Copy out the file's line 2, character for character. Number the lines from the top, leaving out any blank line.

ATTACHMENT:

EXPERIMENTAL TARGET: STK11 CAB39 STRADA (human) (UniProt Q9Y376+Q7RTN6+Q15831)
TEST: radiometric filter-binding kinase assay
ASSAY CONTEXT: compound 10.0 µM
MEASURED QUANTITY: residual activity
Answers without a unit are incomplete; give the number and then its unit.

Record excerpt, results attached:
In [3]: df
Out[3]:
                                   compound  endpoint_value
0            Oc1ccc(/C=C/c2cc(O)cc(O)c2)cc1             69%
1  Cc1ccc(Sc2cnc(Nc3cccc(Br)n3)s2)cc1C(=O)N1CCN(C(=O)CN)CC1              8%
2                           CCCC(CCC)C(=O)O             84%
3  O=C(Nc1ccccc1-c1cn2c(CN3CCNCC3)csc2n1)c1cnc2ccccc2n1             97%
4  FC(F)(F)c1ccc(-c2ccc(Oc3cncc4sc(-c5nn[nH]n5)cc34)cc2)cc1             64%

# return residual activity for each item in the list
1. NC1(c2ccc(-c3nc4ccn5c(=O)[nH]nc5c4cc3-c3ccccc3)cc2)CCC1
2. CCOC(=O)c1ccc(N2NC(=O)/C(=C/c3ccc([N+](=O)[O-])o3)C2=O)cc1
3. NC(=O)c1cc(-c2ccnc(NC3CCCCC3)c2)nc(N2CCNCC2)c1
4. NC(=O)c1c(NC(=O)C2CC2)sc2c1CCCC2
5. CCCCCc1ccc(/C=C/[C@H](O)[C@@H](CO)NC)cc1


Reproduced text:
TEST: radiometric filter-binding kinase assay